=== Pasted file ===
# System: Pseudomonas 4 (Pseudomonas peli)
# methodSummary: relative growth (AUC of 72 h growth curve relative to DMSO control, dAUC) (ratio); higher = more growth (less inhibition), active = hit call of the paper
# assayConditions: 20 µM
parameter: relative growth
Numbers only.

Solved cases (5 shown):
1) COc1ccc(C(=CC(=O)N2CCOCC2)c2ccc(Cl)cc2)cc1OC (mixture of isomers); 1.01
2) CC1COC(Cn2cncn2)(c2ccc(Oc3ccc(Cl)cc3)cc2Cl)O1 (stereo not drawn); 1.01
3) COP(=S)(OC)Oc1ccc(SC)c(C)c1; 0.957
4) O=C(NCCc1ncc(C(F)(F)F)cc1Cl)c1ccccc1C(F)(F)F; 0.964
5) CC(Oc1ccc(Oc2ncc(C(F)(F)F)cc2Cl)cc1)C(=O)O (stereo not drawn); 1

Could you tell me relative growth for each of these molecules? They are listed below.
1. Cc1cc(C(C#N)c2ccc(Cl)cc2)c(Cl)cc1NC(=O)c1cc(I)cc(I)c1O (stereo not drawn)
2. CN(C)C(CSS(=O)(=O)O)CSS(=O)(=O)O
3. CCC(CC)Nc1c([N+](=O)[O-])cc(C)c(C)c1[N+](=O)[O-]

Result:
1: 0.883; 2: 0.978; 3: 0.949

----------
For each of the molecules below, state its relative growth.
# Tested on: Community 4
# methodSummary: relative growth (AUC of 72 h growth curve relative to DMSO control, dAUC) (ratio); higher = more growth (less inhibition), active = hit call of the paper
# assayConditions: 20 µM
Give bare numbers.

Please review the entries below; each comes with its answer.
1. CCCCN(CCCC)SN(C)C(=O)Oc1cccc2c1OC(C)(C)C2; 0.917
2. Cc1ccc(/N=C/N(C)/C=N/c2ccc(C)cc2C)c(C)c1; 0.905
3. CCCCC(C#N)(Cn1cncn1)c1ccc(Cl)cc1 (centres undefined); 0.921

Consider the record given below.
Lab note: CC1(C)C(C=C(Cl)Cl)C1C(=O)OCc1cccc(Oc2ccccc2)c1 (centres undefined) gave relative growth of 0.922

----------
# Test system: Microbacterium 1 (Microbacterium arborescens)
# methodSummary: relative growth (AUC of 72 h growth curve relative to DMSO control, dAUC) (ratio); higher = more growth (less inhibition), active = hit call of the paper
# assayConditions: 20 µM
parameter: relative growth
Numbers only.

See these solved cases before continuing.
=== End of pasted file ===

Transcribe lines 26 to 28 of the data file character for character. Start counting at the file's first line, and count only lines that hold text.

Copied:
2. Cc1ccc(/N=C/N(C)/C=N/c2ccc(C)cc2C)c(C)c1; 0.905
3. CCCCC(C#N)(Cn1cncn1)c1ccc(Cl)cc1 (centres undefined); 0.921

Consider the record given below.